William Booz, in the capacity of constable, later took Joseph Blundin to the county jail. Bidding farewell to his wife and children, Joseph lamented loudly over his deed, declaring that he had struck in self defense, believing that Aaron was going to attack him again.
The Deputy Attorney General for the Commonwealth who would prosecute the case was Charles E. DuBois, a position to which he was appointed in February 1833.
Charles Ewing DuBois, was the eldest child of Uriah and Martha DuBois, born at the Deep Run parsonage on 16 Jul 1799 (See other family member profiles in "The Doylestown DuBois" category). Five years afterward, his parents removed to Doylestown, where he continued to reside the rest of his life. He was educated at the Union Academy under his father's tutelage. Charles later studied law under Abraham Chapman, Esq. and was admitted to the bar on 28 August 1820. In 1823 he was commissioned clerk of the Orphans' Court and filled that position for six years. He also at one time filled the position of postmaster. The leading work of his life, though, was as a practicing attorney. In that capacity, his judgment was implicitly confided in by his clients, while his opponents never feared that any unfair advantages would be taken of them. Great trust was placed in his honor and his scrupulous morality. His opinions were carefully considered before they were given, so that when given they carried weight and commended themselves to the court. His appeals were made to reason, justice and law, rather than to the passions, emotions, or prejudices. During Joseph Blundin's murder trial he would be assisted by Caleb E. Wright, who had recently been admitted to the bar in 1833.
Joseph Blundin was tried at the court on 13 September 1834 before Judge John Fox. His defense was in the hands of Thomas Ross and Eleazar T. McDowell. These three men had all been involved in Lino's and Lucretia's trials two years earlier.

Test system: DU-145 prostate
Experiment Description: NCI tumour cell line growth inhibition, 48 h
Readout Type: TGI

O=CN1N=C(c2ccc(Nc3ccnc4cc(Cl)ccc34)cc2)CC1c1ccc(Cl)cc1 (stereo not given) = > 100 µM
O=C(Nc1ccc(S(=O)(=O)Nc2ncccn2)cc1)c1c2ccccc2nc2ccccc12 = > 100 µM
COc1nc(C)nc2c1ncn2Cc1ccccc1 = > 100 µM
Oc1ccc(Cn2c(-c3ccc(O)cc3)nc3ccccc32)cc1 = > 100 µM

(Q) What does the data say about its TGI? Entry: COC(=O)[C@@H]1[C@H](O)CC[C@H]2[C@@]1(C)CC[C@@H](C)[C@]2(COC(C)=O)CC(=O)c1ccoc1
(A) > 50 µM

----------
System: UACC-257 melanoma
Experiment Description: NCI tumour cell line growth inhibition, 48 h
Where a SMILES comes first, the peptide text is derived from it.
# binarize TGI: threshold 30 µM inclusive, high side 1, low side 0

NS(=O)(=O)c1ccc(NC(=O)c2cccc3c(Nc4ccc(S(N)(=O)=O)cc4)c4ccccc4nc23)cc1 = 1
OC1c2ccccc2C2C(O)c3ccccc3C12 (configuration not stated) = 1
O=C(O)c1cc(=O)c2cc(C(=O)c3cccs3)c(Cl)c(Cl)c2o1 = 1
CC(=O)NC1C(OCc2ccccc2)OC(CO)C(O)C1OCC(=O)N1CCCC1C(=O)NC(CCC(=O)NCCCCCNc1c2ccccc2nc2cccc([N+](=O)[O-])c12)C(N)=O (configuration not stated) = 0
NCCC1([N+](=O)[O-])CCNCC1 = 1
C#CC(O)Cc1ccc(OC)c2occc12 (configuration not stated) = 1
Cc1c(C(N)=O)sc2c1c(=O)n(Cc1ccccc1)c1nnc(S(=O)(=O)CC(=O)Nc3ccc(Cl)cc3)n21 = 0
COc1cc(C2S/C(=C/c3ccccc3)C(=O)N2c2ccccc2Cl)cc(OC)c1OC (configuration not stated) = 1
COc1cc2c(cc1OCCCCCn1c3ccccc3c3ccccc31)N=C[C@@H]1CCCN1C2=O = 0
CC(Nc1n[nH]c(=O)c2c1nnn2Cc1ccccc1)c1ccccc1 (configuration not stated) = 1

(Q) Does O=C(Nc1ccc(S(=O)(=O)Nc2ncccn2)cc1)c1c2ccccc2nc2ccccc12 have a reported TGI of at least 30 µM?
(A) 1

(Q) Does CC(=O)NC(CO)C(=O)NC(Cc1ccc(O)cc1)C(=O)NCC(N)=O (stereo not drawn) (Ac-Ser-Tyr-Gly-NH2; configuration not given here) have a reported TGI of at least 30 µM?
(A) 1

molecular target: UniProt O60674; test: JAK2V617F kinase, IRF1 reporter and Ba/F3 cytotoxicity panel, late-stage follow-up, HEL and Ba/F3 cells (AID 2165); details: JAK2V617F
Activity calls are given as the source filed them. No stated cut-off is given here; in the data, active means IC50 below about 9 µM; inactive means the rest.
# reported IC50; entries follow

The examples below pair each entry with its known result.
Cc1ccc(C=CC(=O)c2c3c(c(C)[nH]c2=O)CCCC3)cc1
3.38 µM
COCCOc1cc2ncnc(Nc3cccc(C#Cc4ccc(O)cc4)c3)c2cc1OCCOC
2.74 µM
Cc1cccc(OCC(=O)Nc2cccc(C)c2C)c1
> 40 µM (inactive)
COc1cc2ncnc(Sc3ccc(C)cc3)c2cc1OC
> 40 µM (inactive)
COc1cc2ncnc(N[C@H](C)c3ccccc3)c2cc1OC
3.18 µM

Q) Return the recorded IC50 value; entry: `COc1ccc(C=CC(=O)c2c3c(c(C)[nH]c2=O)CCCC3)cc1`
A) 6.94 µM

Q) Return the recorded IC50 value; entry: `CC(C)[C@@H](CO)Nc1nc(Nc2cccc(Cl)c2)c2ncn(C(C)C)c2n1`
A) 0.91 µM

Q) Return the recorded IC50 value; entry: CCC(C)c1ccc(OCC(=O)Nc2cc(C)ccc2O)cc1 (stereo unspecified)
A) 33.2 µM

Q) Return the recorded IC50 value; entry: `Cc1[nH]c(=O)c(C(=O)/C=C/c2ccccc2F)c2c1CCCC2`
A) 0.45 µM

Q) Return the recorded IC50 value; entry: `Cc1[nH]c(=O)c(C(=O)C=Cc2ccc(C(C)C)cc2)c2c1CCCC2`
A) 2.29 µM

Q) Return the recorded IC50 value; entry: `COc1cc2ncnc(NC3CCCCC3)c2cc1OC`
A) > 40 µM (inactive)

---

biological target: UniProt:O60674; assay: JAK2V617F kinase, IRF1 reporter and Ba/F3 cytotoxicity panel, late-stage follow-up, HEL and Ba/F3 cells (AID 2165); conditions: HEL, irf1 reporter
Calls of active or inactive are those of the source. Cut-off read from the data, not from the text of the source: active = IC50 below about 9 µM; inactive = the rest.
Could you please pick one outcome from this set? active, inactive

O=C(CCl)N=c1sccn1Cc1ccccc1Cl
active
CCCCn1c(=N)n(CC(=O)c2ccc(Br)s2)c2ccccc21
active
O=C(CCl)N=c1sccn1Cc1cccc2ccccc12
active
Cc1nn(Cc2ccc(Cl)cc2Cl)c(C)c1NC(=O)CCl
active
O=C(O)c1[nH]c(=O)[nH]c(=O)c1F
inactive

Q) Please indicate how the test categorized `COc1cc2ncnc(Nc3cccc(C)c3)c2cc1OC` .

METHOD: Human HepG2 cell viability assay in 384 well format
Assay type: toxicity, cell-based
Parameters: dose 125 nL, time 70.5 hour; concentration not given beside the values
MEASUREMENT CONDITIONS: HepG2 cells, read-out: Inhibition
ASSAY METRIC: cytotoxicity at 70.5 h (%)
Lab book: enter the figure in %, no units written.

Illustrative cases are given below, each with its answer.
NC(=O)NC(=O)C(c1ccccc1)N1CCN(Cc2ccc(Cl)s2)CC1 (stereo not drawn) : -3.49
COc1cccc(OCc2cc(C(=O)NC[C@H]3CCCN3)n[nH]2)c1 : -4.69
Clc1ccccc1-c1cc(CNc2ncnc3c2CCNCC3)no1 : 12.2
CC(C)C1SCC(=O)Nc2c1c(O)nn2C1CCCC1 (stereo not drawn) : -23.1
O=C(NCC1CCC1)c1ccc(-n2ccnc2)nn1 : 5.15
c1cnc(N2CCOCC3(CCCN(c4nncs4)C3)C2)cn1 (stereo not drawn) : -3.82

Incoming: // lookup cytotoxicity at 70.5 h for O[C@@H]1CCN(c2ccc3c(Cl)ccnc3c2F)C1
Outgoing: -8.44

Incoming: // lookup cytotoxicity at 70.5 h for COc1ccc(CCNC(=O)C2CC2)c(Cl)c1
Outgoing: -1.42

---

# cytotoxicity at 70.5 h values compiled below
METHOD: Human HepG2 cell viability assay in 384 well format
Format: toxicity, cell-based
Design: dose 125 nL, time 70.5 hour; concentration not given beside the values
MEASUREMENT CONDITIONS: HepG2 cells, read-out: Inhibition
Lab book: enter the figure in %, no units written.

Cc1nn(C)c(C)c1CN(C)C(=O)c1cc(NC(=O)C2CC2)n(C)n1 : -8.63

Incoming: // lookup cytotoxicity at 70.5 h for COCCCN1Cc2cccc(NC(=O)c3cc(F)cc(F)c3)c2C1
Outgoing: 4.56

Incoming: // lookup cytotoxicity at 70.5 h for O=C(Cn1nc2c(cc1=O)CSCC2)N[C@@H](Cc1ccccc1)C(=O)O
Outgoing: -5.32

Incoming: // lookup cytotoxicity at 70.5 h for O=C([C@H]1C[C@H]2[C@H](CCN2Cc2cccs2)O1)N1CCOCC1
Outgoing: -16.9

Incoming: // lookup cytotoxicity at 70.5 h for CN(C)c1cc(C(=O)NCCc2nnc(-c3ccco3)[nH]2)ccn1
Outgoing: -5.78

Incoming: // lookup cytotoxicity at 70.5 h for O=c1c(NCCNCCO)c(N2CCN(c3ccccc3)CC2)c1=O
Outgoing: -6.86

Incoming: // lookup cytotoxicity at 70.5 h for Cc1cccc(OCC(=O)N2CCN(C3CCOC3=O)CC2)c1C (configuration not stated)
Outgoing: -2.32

At the trial, men testified that Aaron Cuttlehow was frequently starting quarrels and fighting with everyone. Dr. E. Swain, who examined the victim shortly after his death, while his body was still on the wagon, described the wound. He declared that the spine was entirely severed, being cut obliquely from the left side and that the carotid artery and the jugular vein must have been cut off due to the severity of the wound. The windpipe, he said, was not severed. This was the reason Aaron could speak briefly, during the pulsations, which were probably about twelve beats, before he died.
Joseph declared that his action was not planned nor even thought of until he saw Aaron on the wagon, until the moment he raised his cradle when he thought he had to defend himself. The rest, he said, was like a dream.
The main effort of the defense was to show the absence of premeditation, as the fact of the killing could not be questioned. It was a case of being pushed one too many times that he lashed out and killed Aaron with the tool he happened to be carrying at the time. All evidence portrayed the crime as a temporary lapse by an otherwise decent man rather than the premeditated work of a cold-blooded killer. Liquor had been consumed in the field, but there was no satisfactory evidence that Joseph was intoxicated.
After arguing the case nearly twelve hours, the jury brought in a verdict of guilty of murder in the first degree. Judge Fox sentenced Joseph to be hanged in the jail yard on 2 January 1835 in the presence of the jury. As Charles read the indictment to the unfortunate man, the tenderness of his sensibilities was such that he was overcome with emotion. Joseph made no manifestation of emotion on receiving his sentence, but the people at large were not satisfied with the verdict, and the papers published numerous communications from different contributors, indicating the adverse sentiment of the community. McDowell and Ross appealed for a new trial, which was denied.
Then fate, in the person of a Mr. Anderson of Delaware County, stayed the hangman's noose. He presented a petition before the state legislature for the abolition of capital punishment. If the bill should be passed, everyone agree that Joseph should benefit. He was given a respite until 17 April. Still the bill was debated. Another reprieve was granted until 20 May. But the discussion in Harrisburg continued until Joseph began to despair of any assistance from that source.